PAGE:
Burbank Unified and its main teachers union have agreed to restore three instructional days and one staff development day to the 2010-11 school year, district officials said.
The agreement, which was approved on Oct. 21, means that Burbank schools will be in session on Jan. 31, April 25 and May 20 — days previously scratched from the calendar to save money. In addition, Nov. 12 will be a professional development day (students will not be in class) that will be used by teachers on a site-by-site basis.
Burbank Unified students will now be in class for 180 days. A revised calendar is available on the district’s website.
Michael Romo, executive director of the Burbank Teachers Assn., said he was pleased that the school board agreed to restore critical instruction time.
“This means kids will be in school another three days, and teachers will have a day to learn and hone their craft so they can be better teachers,” Romo said. “We think it is a win-win for everyone involved.”
The district, like others up and down the state, is facing serious funding shortfalls, the result of the economic recession and subsequent state budget crisis.
In the spring, the teachers union agreed to accept six furlough days during the 2010-11 school year, including three instruction days and three professional development days, in order to avoid layoffs for 66 teachers.
Two of the professional development furlough days were taken during the summer months, Romo said.
Restoring the four remaining days to the district calendar was made possible by a one-time infusion of money via the federal stimulus. Teachers unions and educational groups pushed hard for the total $1.2 billion in assistance, which was approved by Congress in August.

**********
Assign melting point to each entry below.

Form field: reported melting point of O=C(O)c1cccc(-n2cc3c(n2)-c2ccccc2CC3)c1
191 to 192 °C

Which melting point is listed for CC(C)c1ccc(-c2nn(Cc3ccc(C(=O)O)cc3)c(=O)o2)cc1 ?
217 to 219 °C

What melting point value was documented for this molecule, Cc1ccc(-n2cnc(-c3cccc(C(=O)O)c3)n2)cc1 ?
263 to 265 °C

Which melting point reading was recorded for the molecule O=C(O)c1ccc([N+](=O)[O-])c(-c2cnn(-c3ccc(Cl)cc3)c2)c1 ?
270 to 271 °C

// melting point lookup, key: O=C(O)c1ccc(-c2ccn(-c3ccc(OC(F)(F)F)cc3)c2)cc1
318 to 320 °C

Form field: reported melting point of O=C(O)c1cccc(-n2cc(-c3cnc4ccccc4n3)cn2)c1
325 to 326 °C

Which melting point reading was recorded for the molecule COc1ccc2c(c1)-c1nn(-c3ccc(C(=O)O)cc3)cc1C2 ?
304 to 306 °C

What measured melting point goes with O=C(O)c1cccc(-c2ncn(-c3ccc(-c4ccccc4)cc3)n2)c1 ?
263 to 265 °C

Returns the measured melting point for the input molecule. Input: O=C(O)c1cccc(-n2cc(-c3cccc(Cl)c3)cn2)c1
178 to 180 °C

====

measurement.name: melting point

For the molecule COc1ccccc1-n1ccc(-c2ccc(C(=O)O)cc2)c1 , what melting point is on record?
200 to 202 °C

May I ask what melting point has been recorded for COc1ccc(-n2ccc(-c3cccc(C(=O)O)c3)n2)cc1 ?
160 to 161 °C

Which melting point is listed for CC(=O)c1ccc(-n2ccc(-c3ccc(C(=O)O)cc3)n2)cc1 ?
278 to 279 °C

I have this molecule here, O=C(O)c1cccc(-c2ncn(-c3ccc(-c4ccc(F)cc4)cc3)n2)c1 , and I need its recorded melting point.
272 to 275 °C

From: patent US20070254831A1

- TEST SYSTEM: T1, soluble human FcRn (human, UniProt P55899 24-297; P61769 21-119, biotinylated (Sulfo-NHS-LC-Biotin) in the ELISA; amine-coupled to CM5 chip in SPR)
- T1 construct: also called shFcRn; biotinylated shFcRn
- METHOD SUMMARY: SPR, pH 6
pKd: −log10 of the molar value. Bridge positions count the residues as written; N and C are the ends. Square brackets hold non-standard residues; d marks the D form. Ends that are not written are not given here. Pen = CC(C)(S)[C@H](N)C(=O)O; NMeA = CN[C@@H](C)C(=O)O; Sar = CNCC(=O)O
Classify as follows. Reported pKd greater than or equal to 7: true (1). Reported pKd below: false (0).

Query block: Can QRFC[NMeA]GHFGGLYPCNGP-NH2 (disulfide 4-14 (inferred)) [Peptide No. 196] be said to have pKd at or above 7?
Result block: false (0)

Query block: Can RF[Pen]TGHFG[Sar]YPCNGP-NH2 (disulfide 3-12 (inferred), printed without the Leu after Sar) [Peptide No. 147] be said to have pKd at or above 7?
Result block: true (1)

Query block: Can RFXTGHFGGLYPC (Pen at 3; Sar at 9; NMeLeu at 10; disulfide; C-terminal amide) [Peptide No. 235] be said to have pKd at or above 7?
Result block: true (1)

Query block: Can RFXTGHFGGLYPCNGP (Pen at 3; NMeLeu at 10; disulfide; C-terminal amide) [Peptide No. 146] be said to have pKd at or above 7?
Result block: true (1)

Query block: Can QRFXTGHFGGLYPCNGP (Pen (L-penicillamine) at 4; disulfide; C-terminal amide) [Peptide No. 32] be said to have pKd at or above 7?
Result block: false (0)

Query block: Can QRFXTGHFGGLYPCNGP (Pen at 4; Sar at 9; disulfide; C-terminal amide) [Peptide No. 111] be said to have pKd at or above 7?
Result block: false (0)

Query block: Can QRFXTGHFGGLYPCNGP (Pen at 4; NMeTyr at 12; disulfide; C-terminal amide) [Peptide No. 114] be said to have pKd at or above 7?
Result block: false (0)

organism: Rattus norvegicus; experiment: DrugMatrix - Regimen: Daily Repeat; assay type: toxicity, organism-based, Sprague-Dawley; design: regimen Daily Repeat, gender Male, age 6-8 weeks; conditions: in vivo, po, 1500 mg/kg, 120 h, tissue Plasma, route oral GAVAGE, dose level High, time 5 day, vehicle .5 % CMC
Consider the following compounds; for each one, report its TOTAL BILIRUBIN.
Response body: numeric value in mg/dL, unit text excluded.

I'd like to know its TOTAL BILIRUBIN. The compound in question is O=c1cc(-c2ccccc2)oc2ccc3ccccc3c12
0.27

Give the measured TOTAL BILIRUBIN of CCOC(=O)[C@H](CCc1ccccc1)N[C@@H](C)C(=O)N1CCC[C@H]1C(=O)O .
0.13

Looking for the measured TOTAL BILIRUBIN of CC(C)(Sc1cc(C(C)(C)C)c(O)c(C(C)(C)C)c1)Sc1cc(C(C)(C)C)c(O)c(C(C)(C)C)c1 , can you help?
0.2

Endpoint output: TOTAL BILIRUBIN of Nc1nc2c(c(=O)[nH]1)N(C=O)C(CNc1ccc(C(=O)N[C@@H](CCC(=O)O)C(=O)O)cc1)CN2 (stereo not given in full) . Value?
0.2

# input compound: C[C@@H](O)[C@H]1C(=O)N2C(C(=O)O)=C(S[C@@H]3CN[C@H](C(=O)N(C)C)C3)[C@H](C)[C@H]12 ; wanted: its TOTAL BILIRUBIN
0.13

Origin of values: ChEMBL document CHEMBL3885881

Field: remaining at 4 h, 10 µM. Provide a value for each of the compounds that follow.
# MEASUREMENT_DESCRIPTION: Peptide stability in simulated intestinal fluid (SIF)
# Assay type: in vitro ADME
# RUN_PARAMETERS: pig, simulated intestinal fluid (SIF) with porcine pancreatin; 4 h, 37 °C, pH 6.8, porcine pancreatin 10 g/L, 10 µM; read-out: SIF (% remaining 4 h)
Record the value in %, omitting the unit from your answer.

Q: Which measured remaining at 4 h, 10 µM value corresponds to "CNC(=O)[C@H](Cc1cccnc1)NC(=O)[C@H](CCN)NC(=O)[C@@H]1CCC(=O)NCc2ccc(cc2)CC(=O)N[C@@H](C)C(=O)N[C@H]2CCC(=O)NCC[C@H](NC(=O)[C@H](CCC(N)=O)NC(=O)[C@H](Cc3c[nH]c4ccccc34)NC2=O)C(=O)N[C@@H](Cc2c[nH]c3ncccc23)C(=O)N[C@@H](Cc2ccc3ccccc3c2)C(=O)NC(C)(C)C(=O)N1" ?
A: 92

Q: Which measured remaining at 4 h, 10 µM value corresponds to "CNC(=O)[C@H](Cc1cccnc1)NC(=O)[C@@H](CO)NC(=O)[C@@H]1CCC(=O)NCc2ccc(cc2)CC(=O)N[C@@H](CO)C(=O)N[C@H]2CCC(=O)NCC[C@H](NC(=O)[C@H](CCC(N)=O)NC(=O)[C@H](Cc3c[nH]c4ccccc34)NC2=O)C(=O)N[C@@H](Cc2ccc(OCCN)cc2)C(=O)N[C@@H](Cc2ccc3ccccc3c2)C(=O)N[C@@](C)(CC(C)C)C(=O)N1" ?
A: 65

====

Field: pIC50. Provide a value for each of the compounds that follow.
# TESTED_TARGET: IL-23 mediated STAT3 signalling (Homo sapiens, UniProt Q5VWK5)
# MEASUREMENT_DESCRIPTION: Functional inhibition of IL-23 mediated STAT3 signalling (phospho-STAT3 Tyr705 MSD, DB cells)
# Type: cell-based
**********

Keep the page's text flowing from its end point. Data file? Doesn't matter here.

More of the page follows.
Burbank Unified is eligible for $2.87 million, said Burbank Unified Supt. Stan Carrizosa, and recently received from the Los Angeles County Office of Education an initial allotment of $2.5 million.
The federal money was intended to be used for rehiring laid-off teachers and to restoring furlough days, Romo said, adding that the union was glad that the district decided to use the money as intended.
“It is common knowledge that among all the industrialized nations, the United States has their children in school the least amount of time,” Romo said. “So we think that keeping children in school and learning is important. That is something that all educators should agree upon.”
Burbank Unified is working to preserve the quality of education in the district while managing an unstable budget, Carrizosa said. District enrollment remains steady, and attendance is strong at 96%.
Nevertheless, the climate in education remains challenging, he said.
“It is really in flux, and it is really difficult,” Carrizosa said. “We are doing our best to manage the moment and make the best curriculum for our kids today, while keeping an eye on the future.”